Disgustingly sweaty-looking theatrics

Inspired by the visit to Hong Kong of the disgustingly sweaty-looking heart-throb Korean alien-on-Earth star Kim Soo-hyun, I’ve naturally been watching early Mork and Mindy, which has even more naturally prompted thoughts about the way strange planetary alignments portend startling confluences of events.

For example, (arguably) disgustingly sweaty-looking (former) heart-throb Manila Mayor Joseph Estrada comes to the Big Lychee (with apparently alien-on-Earth offspring), sees Chief Executive CY Leung, and voila – the Great Bus Massacre Victims Apology Sanctions Mega-fuss is suddenly resolved and everyone’s instantly buddies again. And at the same time, US President Barack Obama is due in the Philippines soon, and might just conceivably be a tiny bit less determined to gang up against poor innocent peace-loving China if we make a few gestures, like switching off the infantile beat-up-brown-riffraff bus tantrum.

Then we have the slowly mounting standoff between the forces of good and evil over Hong Kong’s political reform.

Financial and banking ‘high-fliers’ come out and join academics, students, radicals, priests and legislator-bores in calling for real universal suffrage. Although worth noting, this is not that amazing. If it were the financial sector’s top dogs – the (more or less) household names among bank and other bosses who would never normally break out of kowtowing/shoe-shining mode – this would be stunning. One minute they would have been loyally reciting Beijing officials’ wacko scaremongering about the threat of the Occupy Central civil disobedience campaign, the next minute they’d be in outright rebellion and joining it.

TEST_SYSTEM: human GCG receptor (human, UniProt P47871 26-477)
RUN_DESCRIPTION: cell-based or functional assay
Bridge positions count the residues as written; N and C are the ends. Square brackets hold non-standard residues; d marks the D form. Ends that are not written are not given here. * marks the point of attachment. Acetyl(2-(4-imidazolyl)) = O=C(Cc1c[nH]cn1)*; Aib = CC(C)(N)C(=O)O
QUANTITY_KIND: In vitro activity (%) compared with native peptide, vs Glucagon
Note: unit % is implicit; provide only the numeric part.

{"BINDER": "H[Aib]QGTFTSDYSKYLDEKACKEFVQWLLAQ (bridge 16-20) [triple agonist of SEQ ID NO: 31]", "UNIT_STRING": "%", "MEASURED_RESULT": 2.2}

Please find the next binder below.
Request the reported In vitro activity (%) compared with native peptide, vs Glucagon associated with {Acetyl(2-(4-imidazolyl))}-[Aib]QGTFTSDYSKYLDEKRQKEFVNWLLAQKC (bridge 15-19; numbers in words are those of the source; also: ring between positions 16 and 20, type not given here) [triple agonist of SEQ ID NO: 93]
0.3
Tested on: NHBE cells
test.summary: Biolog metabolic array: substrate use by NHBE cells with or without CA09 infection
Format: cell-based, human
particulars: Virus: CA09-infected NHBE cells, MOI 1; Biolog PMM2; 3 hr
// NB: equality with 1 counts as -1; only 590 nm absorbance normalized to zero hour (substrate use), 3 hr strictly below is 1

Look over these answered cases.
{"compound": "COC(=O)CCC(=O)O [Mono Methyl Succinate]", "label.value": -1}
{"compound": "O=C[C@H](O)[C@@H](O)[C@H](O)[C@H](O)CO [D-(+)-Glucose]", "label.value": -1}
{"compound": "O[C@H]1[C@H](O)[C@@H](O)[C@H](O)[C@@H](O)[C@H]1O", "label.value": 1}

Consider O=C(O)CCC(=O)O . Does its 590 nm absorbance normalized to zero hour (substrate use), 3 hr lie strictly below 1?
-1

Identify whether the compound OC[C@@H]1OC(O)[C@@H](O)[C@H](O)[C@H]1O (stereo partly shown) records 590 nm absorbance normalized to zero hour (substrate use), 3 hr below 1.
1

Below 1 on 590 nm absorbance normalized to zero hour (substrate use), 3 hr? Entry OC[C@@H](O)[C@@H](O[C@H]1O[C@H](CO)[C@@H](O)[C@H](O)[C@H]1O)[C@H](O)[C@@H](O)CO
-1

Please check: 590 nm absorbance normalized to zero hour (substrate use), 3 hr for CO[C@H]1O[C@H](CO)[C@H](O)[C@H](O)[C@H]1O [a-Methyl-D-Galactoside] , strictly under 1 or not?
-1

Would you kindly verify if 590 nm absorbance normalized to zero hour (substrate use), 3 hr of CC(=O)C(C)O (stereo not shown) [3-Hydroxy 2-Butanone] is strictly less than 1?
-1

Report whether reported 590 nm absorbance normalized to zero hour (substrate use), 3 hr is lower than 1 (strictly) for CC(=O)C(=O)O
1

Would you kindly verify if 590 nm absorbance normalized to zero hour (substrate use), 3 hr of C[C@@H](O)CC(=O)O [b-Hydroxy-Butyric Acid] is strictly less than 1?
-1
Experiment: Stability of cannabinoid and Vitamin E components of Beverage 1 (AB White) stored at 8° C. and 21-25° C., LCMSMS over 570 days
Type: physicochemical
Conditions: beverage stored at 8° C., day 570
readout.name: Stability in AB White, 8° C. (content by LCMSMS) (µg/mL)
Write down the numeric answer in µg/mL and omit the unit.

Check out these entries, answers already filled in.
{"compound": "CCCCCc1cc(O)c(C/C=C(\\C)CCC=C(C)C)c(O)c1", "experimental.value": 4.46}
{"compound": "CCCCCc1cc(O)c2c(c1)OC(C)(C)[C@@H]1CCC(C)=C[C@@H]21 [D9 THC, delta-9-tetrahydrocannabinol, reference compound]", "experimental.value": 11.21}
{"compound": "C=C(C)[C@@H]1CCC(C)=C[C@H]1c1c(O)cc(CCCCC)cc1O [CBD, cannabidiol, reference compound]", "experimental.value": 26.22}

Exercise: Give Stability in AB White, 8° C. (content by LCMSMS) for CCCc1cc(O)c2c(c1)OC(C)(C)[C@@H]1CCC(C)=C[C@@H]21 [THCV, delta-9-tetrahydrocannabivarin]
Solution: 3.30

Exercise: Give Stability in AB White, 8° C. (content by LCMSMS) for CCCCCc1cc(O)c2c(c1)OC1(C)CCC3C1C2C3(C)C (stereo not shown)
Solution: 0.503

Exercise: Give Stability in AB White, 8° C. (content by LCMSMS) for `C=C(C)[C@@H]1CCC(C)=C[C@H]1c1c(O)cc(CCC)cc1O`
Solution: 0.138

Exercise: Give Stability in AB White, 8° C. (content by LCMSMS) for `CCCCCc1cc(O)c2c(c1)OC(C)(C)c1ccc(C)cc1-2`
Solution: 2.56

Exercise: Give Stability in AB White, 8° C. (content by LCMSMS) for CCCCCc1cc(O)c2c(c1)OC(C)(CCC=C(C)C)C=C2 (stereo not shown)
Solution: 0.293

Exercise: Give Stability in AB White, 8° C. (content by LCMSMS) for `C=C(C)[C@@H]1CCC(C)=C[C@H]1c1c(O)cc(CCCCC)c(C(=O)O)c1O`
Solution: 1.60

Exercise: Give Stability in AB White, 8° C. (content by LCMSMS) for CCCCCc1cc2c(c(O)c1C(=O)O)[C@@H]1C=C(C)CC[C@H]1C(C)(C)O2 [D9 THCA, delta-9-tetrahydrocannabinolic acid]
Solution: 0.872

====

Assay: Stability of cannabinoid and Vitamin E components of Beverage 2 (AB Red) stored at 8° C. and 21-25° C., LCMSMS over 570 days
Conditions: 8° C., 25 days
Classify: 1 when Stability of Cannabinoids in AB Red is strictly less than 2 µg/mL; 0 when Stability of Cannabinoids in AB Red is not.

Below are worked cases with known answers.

But that’s not what’s happening. These hedge-fund guys and retired stock-exchange people are comparatively plain upper-middle-class folks with a conscience and a vested interest in a level playing field; they are not part of the co-opted, establishment, elite, insider caste who will sell their grandma for the chance to hire a Mainland princeling. Their emergence on the scene alongside Occupy Central is nicely timed and well-executed, and if it gives the right people a jolt – great. The smell of things going wrong in Hong Kong is unmistakable and getting worse. It will be interesting to see who else might openly sign up to Benny Tai’s pro-dem ‘united front’ as the crescendo draws nearer.

Meanwhile, the day after the pro-Beijing DAB releases its highly conservative proposal for the rubber-stamping of an official list of Chief Executive candidates by a bloc-voting nominating committee, Hong Kong’s Constitutional and Mainland Affairs Secretary apparently rejects it – as unacceptable to the pro-democrats, no less.

Bear in mind that both the DAB and constitutional affairs boss Raymond Tam are following orders from Beijing officials here. You are supposed to enjoy the DAB’s slight humiliation (which by loyal patriots’ selfless standards was nothing); you are invited to admire the Hong Kong minister’s even-handedness and independence; and you are expected to swoon with gratitude, joy and relief when the less idiotically obvious screening mechanism is unveiled.

More than Robin Williams at his manic best, it is all gloriously theatrical.

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